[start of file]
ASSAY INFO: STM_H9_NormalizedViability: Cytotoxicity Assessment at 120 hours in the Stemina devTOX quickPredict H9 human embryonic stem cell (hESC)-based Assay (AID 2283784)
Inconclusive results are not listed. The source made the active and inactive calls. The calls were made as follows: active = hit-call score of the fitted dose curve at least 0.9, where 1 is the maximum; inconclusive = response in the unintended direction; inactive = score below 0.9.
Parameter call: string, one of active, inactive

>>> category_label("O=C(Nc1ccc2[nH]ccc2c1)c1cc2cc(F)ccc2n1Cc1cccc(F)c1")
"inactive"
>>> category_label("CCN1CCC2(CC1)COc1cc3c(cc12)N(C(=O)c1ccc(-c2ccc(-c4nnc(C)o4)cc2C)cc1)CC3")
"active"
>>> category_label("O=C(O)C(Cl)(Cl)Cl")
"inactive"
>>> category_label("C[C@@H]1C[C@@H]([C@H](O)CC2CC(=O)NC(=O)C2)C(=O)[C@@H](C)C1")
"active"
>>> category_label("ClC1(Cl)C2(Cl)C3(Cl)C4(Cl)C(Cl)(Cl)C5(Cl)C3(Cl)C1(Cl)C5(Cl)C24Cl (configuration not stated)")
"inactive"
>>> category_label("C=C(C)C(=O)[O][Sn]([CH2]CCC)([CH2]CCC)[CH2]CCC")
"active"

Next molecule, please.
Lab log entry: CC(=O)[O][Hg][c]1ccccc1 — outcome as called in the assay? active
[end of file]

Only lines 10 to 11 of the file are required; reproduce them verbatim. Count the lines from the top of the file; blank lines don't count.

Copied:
>>> category_label("C[C@@H]1C[C@@H]([C@H](O)CC2CC(=O)NC(=O)C2)C(=O)[C@@H](C)C1")
"active"